The devastating domino effect of Turkey's currency crisis on northwest Syria

Market in Idlib [Hadia Al Mansour]
8 min read
26 May, 2023

Turkey's currency, the Turkish lira (TRY), was adopted in June 2020 as an alternative to the Syrian pound (SYP) in northwest Syria, after the SYP's collapse and fears it would keep plummeting due to the myriad crises afflicting the region.

However, the TRY itself is now deteriorating continuously against the US dollar – which is having severe economic ramifications across the region.  

Experts believe the step was made hastily, with no attempt to predict its impact nor introduce mechanisms to facilitate imports and exports with the new currency. Similarly, no authority in northwest Syria was managing monetary policy – including the shift to the new currency.

Furthermore, when the change occurred, workers' wages weren't amended to align with the new currency – salaries have remained weak even as the price of goods has risen. Goods have also been repriced in TRY and USD without any monitoring.

"No authority in northwest Syria was managing monetary policy – including the shift to the new currency"

Price chaos in northwest Syria

In early 2021, the TRY entered a period of deep turbulence, plunging in value repeatedly between periods of partial recovery. Recently it slipped to a record low of TRY 20.7 to $1, from TRY 8.8 to $1 in 2021. The ramifications throughout this period have been clearly seen across northwest Syria.

Because most in the region rely on the TRY (apart from traders who increasingly price goods in dollars), these fluctuations impact people fast, exacerbating existing problems like low incomes, inflation, a lack of jobs, and a lack of access to basic essentials for many.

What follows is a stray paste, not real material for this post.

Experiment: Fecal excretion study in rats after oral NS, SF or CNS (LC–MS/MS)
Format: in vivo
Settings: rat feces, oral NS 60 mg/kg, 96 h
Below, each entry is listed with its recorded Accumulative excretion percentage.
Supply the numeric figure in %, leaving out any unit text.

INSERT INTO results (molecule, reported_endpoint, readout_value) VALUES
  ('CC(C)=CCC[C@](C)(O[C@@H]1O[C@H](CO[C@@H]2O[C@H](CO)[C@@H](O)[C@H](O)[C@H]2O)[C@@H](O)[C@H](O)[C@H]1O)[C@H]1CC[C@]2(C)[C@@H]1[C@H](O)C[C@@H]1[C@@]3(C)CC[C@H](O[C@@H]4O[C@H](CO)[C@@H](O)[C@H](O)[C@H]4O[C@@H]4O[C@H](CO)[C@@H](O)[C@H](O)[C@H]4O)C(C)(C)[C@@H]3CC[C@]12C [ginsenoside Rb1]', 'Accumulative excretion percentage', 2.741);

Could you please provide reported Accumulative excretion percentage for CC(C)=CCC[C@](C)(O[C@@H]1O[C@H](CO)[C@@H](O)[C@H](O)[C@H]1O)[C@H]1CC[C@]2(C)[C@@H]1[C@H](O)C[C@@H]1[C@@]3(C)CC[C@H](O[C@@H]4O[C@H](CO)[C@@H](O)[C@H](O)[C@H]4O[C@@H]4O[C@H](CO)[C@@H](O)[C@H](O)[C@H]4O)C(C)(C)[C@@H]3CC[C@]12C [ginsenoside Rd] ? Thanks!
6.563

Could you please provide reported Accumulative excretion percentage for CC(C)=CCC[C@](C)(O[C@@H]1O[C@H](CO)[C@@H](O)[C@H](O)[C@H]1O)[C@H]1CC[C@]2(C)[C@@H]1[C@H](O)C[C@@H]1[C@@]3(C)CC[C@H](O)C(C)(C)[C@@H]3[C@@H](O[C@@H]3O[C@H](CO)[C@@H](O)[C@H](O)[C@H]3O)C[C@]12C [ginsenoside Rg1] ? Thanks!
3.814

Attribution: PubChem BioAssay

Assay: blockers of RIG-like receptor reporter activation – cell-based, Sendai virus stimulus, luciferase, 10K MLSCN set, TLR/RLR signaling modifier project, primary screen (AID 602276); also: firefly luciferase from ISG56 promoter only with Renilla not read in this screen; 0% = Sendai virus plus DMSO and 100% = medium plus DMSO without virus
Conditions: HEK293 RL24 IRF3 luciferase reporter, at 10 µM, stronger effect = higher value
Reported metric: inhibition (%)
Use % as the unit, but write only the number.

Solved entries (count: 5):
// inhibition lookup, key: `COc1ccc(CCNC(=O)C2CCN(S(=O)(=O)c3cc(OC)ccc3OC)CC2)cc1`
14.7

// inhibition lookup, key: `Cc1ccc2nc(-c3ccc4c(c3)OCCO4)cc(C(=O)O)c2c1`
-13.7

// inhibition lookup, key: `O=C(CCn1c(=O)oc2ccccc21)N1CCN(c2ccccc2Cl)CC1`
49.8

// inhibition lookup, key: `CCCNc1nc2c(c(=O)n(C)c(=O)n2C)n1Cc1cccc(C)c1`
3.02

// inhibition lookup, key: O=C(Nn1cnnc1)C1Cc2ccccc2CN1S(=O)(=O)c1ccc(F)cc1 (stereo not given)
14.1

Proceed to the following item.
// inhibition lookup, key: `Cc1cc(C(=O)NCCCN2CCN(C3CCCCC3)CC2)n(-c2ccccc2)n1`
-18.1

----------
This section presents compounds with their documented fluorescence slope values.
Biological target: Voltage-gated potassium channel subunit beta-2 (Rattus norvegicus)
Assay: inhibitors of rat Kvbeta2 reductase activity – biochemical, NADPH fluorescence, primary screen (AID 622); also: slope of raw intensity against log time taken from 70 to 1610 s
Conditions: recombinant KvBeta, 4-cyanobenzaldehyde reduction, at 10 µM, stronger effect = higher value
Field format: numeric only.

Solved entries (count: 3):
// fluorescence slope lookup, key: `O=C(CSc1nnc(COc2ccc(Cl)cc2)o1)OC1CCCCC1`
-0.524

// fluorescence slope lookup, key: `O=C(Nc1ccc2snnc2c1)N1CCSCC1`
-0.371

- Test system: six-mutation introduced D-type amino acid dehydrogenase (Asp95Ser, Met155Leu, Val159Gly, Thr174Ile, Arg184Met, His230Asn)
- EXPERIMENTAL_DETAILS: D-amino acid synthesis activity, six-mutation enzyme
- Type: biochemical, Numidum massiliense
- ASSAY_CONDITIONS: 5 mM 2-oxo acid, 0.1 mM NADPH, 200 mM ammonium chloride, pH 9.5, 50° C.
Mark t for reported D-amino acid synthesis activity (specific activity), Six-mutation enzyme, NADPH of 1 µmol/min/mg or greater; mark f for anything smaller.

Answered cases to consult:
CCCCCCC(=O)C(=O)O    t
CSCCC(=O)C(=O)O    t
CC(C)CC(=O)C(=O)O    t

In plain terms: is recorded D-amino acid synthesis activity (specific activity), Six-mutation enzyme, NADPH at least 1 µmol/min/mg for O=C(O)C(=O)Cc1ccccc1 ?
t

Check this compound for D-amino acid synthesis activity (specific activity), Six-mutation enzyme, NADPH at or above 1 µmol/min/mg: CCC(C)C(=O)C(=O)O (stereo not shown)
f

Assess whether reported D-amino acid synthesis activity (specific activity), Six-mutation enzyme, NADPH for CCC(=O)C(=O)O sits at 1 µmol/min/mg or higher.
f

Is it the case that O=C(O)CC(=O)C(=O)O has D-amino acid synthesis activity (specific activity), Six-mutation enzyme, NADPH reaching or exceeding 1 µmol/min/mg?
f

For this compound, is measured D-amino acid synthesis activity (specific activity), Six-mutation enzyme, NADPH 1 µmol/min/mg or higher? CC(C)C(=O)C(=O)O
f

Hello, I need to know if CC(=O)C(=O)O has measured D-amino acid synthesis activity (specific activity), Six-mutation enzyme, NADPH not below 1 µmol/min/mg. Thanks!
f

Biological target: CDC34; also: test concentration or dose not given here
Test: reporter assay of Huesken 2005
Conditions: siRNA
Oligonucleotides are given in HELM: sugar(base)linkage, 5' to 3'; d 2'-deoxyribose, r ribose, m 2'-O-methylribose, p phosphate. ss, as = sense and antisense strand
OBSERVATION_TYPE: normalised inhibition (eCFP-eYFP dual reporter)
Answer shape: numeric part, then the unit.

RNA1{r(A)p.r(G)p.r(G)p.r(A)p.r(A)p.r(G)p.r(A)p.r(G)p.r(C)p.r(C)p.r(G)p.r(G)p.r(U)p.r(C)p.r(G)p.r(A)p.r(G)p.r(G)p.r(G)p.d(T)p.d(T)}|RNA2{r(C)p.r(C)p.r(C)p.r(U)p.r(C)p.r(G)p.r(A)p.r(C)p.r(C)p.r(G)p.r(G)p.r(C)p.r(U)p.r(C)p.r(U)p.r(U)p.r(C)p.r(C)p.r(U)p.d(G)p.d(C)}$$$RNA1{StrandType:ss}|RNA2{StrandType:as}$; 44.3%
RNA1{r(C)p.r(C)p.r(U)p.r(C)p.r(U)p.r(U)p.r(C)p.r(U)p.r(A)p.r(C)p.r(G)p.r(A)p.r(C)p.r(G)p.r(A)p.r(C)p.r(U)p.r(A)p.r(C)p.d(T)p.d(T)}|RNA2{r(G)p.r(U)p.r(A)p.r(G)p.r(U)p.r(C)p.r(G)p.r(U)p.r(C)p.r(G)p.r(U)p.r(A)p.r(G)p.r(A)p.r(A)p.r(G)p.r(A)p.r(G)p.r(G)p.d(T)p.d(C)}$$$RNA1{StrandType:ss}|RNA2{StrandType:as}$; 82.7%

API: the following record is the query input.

The TRY's collapse has affected prices of both local and imported goods and seen chaos hit food stores, with prices varying wildly between shops. This is because some sellers have kept their stock priced in TRY, changing it every time the value fluctuates, while others price in dollars, with customers informed of the cost in TRY according to the exchange rate at the moment of sale.

A woman at a fruit and vegetable store in Idlib province [Hadia Al Mansour]
Fruit and vegetable market in Idlib city [Hadia Al Mansour]

Teacher Salma Hajj Musa (34) saw her income dwindle as the TRY's value fell relentlessly, and began searching for a second job. She now sells second-hand clothes in the evenings after finishing her shift at a school close to her home in Salqin, Idlib province.

Salma's monthly teaching salary of around $100 is no longer enough to provide for her four children. Their father died from Coronavirus last year leaving her the sole breadwinner, and the currency devaluation makes things even harder, she says.

Price manipulation to exploit the poorest

She adds that, because prices are rising at the same time the dollar exchange rate is rising, unscrupulous merchants are taking advantage of the situation to make a profit, exploiting the lack of supervision as well as the lack of awareness of many in the region around exchange rates. Prices surged whenever the dollar exchange rate rose, she explained, but she never saw any drop in prices in periods of recovery.

"Salma's monthly teaching salary of around $100 is no longer enough to provide for her four children. Their father died from Coronavirus last year leaving her the sole breadwinner"